- Trauma – incision (broken glass), fracture, dislocation, gun shot wound, stab wound.
- Infiltration of nerve by a malignant growth
- Sometimes, the nerve lesion happens spontaneously. Worth asking in such cases, if they have had any injections near the site of a nerve. Or if they are a diabetic, alcoholic or work with lead or arsenic.
- Patients with Diabetes or leprosy may have loss of sensation in a patch of a skin.
- Fracture shaft of humerus – associated with radial nerve injury.
- Supracondylar fracture of elbow – median, ulnar or radial nerve may be injured.
- Medial epicondyle fracture – associated with ulnar nerve injury.
In both the supracondylar fracture and the fracture of the medial epicondyle, there may be late paralysis of the ulnar nerve which is known as ‘tardy ulnar palsy‘ — due to involvement of the nerve in callus formation.
- Fracture neck of fibula – lateral popliteal nerve may be injured.
- Subcoracoid dislocation of the humerus and fracture of the neck of the humerus – axillary nerve may be injured leading to paralysis of the deltoid.
- Posterior dislocation of the hip, subtrochanteric fracture and supra-condylar fracture of the femur – sciatic nerve may be injured. Generally common peroneal portion of sciatic nerve is injured.
- Wrist Drop – Radial nerve
- Foot Drop – lateral popliteal nerve
- Winging of Scapula – serratus anterior, long thoracic nerve
- Ulnar claw hand (Main en Griffe) – Ulnar nerve
- Ape thumb – median nerve, opponens pollicis
- Pointing index – median nerve, lateral half of flexor digitorum profundus
- Thenar eminence
- Hypothenar eminence
- Hollows between the metacarpals – due to atrophy of the interossei
Nerve / Muscle Testing
- Accessory Nerve – Trapezius – Check resisted shoulder shrug.
- Hypoglossal Nerve – Tongue – Patient is asked to protrude the tongue. Tip of tongue will deviate towards the side of the lesion (in case of hypoglossal nerve involvement).
- Long Thoracic Nerve – Serratus Anterior – Winging of scapula on resisted scapular protraction.
- Axillary Nerve – Deltoid – Resist shoulder abduction. Also palpate the deltoid to check muscle contraction.
- Brachioradialis – resist midprone elbow flexion. Brachioradialis will stand out.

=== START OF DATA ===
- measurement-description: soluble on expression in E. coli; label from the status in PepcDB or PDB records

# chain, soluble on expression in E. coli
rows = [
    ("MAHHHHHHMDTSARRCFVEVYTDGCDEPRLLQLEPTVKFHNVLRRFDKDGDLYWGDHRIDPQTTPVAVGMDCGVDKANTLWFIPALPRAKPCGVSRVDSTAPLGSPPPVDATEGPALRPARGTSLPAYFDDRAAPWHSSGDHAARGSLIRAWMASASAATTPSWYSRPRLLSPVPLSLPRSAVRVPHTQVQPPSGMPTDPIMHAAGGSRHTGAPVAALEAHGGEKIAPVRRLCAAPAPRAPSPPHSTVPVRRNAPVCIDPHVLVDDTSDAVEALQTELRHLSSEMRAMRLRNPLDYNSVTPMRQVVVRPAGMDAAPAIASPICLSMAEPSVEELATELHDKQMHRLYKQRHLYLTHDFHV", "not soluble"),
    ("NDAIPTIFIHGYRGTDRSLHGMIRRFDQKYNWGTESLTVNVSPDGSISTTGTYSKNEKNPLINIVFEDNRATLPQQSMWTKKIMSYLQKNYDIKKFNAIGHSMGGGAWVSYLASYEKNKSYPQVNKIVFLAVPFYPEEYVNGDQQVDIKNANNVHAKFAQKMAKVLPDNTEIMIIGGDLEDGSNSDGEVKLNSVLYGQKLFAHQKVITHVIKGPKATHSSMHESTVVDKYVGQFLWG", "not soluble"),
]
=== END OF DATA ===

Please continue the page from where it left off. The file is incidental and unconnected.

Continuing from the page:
- Wrist Joint Extensor Muscles – apart from Extensor Carpi Radialis Longus, all other wrist extensors are innervated by Posterior Interosseous nerve. Paralysis of these muscles causes a wrist drop. Check resisted wrist extension for weakness.
- Extensor Digitorum – causes extension at MCP joints. It also extends the interphalangeal joints along with the corresponding interossei and lumbricals.
- So when this muscle is paralysed the patient will not be able to extend the MCP joints but will be able to extend the IP joints to some extent.
- Flexor Pollicis Longus – Stabilise the proximal phalanx and then resist thumb IP flexion. This muscle is only paralysed when the median nerve is injured at or above the elbow.
- Flexor Digitorum Superficialis & Profundus (lateral half) – Ask patient to clasp the hands. The index finger remains pointing (doesn’t flex). This is called “Pointing Index“. Test is also called Ochsner’s clasping test.
- Abductor Pollicis Brevis – This muscle is concerned in abduction of the thumb that means the thumb moves upwards at right angle to the palm of the hand when the hand is laid flat on the table. This is done by asking the patient to touch the pen which is kept at a slight higher level than the palm of the hand with the thumb. This is known as pen test.
- Opponens Pollicis – This muscle swings the thumb across the palm to touch the tips of the other fingers. The patient with paralysis of this muscle will be unable to do this movement. The students must not forget that a vicarious movement short of proper opposition movement is possible by adductor pollicis supplied by the ulnar nerve.
Flexor Carpi Ulnaris
First palmar interosseous and adductor pollicis